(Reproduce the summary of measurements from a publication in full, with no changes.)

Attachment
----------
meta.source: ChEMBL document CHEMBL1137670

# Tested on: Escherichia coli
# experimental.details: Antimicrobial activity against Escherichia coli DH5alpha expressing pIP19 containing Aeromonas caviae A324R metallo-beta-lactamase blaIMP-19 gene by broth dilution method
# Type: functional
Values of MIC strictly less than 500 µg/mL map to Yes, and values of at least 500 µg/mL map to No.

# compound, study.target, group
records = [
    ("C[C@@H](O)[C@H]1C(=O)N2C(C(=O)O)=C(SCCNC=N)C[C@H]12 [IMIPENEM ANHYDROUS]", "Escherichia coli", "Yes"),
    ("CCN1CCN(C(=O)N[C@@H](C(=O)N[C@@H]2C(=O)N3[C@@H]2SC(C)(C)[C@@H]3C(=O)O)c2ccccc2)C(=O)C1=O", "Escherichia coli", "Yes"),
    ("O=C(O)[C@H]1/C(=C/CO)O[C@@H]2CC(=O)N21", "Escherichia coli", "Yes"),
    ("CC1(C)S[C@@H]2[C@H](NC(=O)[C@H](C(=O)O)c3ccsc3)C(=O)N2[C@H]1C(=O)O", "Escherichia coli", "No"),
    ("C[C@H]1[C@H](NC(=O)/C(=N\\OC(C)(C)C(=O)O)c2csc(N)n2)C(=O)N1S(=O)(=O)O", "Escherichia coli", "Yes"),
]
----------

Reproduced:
meta.source: ChEMBL document CHEMBL1137670

# Tested on: Escherichia coli
# experimental.details: Antimicrobial activity against Escherichia coli DH5alpha expressing pIP19 containing Aeromonas caviae A324R metallo-beta-lactamase blaIMP-19 gene by broth dilution method
# Type: functional
Values of MIC strictly less than 500 µg/mL map to Yes, and values of at least 500 µg/mL map to No.

# compound, study.target, group
records = [
    ("C[C@@H](O)[C@H]1C(=O)N2C(C(=O)O)=C(SCCNC=N)C[C@H]12 [IMIPENEM ANHYDROUS]", "Escherichia coli", "Yes"),
    ("CCN1CCN(C(=O)N[C@@H](C(=O)N[C@@H]2C(=O)N3[C@@H]2SC(C)(C)[C@@H]3C(=O)O)c2ccccc2)C(=O)C1=O", "Escherichia coli", "Yes"),
    ("O=C(O)[C@H]1/C(=C/CO)O[C@@H]2CC(=O)N21", "Escherichia coli", "Yes"),
    ("CC1(C)S[C@@H]2[C@H](NC(=O)[C@H](C(=O)O)c3ccsc3)C(=O)N2[C@H]1C(=O)O", "Escherichia coli", "No"),
    ("C[C@H]1[C@H](NC(=O)/C(=N\\OC(C)(C)C(=O)O)c2csc(N)n2)C(=O)N1S(=O)(=O)O", "Escherichia coli", "Yes"),
]